Tasting Histories: The Politics of Ethical Consumption


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Just as we were comfortably settling in with the knowledge that local is in–and Monsanto, out—a flock of tenacious academics taunt us to move past such simplistic thinking. The answers can’t ever be so easy, can they. But for those eager to be shaken from a locavore-worshiping stupor, last week’s Tasting Histories conference celebrating the opening of the Robert Mondavi Institute for Wine and Food Science at the University of California, Davis was a venerable weekend-long cocktail party of well-established and rising scholars from across the country dedicated to the study of food—many of whom unabashedly invoked the theme of the local within our eating practices, both contemporary and historical.

With few universities granting official status to food studies or food science departments (UC Davis is one exception), on whose shoulders does it fall to define the boundaries of the contemporary study of food? Who can we expect to engage the big questions, particularly as they pertain to localizing agriculture? It’s a necessarily inter-disciplinary subject and also one that has been marked territory of late by many notable non-academics speaking to a broad audience hungry for knowledge about our food systems. Historians, sociologists, anthropologists… have they all been remiss? Au contraire. Academics rarely are, and the convening of Tasting Histories was a brief but powerful assertion that those researching food have much to say. On obesity and GMO’s, bread lines and milk and wine, scholars pushed us to think thematically about food in shifting and complex ways. Many of those speaking at this event threw light on the messy spaces where capitalism, culture, and science collide to show us that our cozy categories of benevolent local and hegemonic global are often romantic, sometimes ignorant, and have antecedents that can’t be ignored.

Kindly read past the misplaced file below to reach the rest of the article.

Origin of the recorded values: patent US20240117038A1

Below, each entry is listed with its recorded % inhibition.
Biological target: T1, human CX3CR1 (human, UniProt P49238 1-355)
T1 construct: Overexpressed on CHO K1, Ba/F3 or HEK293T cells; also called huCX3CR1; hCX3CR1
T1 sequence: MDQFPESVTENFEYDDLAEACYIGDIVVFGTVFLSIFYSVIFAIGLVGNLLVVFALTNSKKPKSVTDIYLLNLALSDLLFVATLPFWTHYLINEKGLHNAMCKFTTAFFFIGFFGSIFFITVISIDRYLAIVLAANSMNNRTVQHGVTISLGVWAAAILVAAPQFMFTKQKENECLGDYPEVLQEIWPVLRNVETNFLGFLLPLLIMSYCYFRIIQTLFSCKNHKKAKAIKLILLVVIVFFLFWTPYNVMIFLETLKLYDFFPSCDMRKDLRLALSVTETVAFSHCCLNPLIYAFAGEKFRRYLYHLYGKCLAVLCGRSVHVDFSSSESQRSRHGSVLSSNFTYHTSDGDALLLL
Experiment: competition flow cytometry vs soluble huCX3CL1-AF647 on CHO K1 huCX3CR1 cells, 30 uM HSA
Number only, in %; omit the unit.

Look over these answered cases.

Susanne Friedberg, Professor of Geography at Dartmouth College and author of the forthcoming book Fresh: A Perishable History, challenged us to think about the contemporary contradictions inherent in our local food logic during her keynote address, aptly titled “After Taste.” For much of the 20th century, food miles were a status symbol, worn proudly by highly perishable foods desired by privileged eaters who could afford the costs that traveling refrigeration incurred. Consumers in general, especially the rising American middle class in the first half of the 1900’s, were trained to appreciate and buy the ephemeral, and thus perishable, items in the marketplace. These foods have always been marketed as having more “taste,” in both the little t and capital T sense. The new food authorities tell us that foods that are cheap and also global have no taste, Friedberg said, and we must instead eat the food grown closer to home. But as she also noted, Friedberg herself a long-time farmer’s market devotee, so many people in the world are on the wrong side of this enlightened 21st century eating practice. The farmers she bought vegetables from in Burkina Faso, which she also called home for a year, so desperately wanted to sell their fresh beans to the markets of Europe rather than distribute them locally for pittance, which they were forced to do when the beans were declined by Europe for not being “fresh” enough.